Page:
American Gods, by Neil Gaiman. Excellent fantasy book. Set in modern America, with fantastic creatures and "gods" lurking in the shadows. Gaiman is always interesting. Not necesarily Christian, but... interesting. Kind of hard to describe, really.

The Lord of Snows and Shadows, by Sarah Ash. Above-average epic fantasy that I haven't read much in since... um, Christmas.

The Fire and the Staff, by Klemet Preus. Wonderful book, an excellent defense of Lutheranism and Lutheran practices, and why we shouldn't be swayed by "mainstream" "Evangelical" influences.

Anyway, that's enough boring stuff from me.

(Exit, purued by some kind of horse-alligator hybrid)
(You see what happens when you wipe out the top of the food chain?)

Wednesday, February 15, 2006

The Snow Again!

Just a quickie...

Tonight after shelving at the library my Dad and I drove to meet his side of the family (my grandma, aunt and uncle) at Culver's in Verona, a town a few miles away, to celebrate my birthday. (The other half of my family is sick, and couldn't make it.) I drove.

So as we're leaving the snow starts coming down, not too hard. I drove Grandma home, which took about fifteen minutes, and as we pull out of her driveway the snow really starts coming down. By a third of the way home, we're going thirty on the highway, and you can't see the road, the only way to discern it being a general idea of where the ditches on either side are. And of course the snow hasn't the decency to come down in any certain direction, oh no, it blows about every which way. Pretty tense driving. Maybe halfway home my dad got nervous and took over. That was about as tense, acting as co-pilot, sort of thing. But we made it home alright. Now I'm kinda tired.

That's about it for the moment.



Monday, February 13, 2006

669 and Still Typing

Happy Monday! Well, one of the two, anyway.

Not much has happened of late. This weekend I drove (by myeself, thank you) into Madison and sold $27 worth of books at Frugal Muse, this great used bookstore on the West Side. Bought $25 worth of books and CDs, so it came out about even. Sunday I went to church and later served coffee, helped clean up, etc at a church-run spaghetti supper.

Filled out Aaron N.'s 669-question survey he sent me. He didn't think I would, but he underetimated me again! Mwahahahaha! Hilights below:

!!!!!! getting personal !!!!!!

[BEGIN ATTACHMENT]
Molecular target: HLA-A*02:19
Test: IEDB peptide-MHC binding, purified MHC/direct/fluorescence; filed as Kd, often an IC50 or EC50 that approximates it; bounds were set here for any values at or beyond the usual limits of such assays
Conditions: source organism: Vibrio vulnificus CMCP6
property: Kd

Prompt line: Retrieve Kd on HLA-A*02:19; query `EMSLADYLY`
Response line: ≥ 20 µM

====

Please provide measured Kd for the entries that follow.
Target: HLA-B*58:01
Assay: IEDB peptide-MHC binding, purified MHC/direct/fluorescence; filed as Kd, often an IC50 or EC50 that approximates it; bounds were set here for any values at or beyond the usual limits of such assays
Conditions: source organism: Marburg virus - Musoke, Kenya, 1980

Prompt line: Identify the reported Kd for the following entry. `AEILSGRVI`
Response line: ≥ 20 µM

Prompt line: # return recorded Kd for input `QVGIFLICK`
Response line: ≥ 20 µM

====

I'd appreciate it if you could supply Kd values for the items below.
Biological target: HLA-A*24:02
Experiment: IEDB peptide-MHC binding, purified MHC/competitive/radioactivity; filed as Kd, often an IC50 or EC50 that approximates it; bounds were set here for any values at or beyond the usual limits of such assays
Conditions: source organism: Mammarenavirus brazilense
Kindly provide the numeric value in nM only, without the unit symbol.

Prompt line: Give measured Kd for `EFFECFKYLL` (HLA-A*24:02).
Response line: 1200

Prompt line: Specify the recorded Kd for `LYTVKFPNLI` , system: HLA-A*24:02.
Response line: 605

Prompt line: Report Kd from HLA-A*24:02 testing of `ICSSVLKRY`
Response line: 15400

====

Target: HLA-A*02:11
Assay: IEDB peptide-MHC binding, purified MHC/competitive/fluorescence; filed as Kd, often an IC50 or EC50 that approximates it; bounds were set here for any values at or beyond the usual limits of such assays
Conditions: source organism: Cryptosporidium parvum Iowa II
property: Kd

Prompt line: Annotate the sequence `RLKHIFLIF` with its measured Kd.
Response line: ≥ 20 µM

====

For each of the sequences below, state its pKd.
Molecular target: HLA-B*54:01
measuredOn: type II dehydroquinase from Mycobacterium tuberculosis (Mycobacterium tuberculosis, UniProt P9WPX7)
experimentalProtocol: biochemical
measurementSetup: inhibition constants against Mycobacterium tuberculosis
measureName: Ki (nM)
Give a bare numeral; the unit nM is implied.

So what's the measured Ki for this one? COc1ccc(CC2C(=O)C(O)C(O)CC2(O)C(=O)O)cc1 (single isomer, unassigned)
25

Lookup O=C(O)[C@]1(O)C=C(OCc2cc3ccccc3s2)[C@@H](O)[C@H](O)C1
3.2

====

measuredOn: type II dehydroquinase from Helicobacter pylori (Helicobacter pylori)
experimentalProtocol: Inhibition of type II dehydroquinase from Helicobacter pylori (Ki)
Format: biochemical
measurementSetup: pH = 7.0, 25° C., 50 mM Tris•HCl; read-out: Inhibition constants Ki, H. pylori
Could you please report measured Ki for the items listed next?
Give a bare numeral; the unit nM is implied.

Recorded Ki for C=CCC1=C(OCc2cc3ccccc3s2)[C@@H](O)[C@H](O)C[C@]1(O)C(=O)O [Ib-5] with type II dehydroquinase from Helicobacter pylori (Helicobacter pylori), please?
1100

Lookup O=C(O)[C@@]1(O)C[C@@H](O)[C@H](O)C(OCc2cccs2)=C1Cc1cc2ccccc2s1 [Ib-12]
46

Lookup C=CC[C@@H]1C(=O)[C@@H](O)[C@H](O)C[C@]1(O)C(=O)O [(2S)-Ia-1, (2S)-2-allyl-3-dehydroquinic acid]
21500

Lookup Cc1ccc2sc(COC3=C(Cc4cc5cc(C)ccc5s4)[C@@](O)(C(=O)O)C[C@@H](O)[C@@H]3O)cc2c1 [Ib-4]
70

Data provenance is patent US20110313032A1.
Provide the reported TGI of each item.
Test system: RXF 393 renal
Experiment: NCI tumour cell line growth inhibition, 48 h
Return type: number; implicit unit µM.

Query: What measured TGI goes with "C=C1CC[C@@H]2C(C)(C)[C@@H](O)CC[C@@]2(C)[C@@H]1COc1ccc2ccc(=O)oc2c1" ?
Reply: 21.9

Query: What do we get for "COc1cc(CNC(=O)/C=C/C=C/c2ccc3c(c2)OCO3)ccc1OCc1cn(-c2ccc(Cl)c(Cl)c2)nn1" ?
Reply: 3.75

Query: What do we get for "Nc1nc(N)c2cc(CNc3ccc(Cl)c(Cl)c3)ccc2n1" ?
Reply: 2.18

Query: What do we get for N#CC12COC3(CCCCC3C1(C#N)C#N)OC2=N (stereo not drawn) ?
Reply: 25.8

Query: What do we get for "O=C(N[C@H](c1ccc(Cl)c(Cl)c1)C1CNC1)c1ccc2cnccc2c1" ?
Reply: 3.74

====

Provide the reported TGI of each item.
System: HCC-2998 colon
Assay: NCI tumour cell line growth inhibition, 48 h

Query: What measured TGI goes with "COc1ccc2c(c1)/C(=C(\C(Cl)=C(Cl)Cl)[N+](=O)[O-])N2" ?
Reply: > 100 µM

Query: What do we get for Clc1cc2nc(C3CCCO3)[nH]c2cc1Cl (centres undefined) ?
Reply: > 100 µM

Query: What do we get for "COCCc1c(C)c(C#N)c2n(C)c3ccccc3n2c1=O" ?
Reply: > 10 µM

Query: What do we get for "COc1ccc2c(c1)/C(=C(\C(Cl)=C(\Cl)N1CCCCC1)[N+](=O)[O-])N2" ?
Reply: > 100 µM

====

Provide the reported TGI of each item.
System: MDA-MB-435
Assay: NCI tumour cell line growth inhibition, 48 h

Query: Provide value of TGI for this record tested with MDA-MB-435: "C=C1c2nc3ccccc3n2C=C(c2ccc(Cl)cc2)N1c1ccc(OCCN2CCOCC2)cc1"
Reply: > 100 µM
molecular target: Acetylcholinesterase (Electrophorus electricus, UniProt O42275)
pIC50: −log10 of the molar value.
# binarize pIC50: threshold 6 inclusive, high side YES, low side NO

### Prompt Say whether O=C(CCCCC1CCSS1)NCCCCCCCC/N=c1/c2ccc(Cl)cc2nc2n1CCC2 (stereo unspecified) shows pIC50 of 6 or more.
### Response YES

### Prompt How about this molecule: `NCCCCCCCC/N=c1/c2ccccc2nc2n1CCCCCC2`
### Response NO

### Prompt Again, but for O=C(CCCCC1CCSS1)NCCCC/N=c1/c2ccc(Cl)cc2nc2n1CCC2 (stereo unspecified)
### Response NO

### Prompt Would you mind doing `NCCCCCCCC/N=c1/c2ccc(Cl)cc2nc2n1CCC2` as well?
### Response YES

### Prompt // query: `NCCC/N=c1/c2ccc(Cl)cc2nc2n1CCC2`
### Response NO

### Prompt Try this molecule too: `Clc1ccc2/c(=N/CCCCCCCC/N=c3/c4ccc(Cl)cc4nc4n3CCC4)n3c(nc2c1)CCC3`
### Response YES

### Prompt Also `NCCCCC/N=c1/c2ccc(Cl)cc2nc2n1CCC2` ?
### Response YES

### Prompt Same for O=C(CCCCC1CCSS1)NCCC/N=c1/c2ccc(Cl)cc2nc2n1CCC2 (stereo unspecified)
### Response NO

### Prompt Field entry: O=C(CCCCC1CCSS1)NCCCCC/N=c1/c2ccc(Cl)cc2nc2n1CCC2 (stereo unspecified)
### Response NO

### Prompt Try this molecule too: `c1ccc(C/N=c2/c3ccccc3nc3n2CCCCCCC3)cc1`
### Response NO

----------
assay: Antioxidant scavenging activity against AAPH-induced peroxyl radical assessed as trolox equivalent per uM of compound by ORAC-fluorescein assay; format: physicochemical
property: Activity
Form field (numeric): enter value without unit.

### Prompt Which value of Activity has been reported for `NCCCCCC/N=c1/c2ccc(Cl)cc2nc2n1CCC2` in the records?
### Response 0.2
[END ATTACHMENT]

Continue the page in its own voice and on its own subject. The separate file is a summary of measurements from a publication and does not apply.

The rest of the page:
31. What do you want to be when you grow up? Fiction writer. Possibly a pastor too.
33. What is your most embarrassing story? Um... It's too embarassing.
37. What are you most scared of? Sock puppets.
38. If you had an extra set of eyes were would you put them? In the back of my head. Take that, authority figures.
39. What do you usually think about before you go to bed? Song lyrics, real or imagined.
40. What do you regret the most? Actually, what Aaron said--hiding in a corner, not being social.
41. If you could be anything, what would you be? Me, only with more money.
*******Your Favorite***********
56. Color: Red. Like the blood of my enemies.
57. Magazine: Mad.
58. Name for a girl: Elspeth. It just sounds cool.
59. Name for a boy: Cliff.
60.Sports team: Green Bay Packers.
71. Saying: "The difference between the right word and almost the right word is like the difference between lightning and a lightning bug."
-Mark Twain
72. Word: Fundegelical.
88. Sound: Projectiles whistling through the air, just barely missing me. Metal clashing on metal, in a fight to the death. A Cape Breton Fiddle, played expertly at high speed. A hawk's cry over wild country.
93. Book: Lord Jim, by Joseph Conrad; A Portrait of the Artist as a Young Man, by James Joyce; The Adventures of Tom Sawyer, by Mark Twain. Sin Boldly, by me ;-).
273. Are you a good speller? Yess. Ey kan spel reel guud.
*** what do you think when you hear this name ***
300. Jennifer: The name of a woman who works at a furniture store, is a driven professional, has little time for realtionships. She is rather shallow, and has no deep thoughts. (Sorry, writer...)
302. Megan: Pretty, sweet. This may be because of Megans I've known in the past or just the connotations my writer's mind draws up.
303. Brandon: Hyper, thinks alot, lots of energy (based on the only Brandon I know personally). Also a legendary Irish monk. 304.
Angela: Cheerleader.
306. Courtney: Love. Enough said.
308. Mike: Football player, broad-shouldered, no subtlety.
309. Nikki: Free-spirited. No idea why.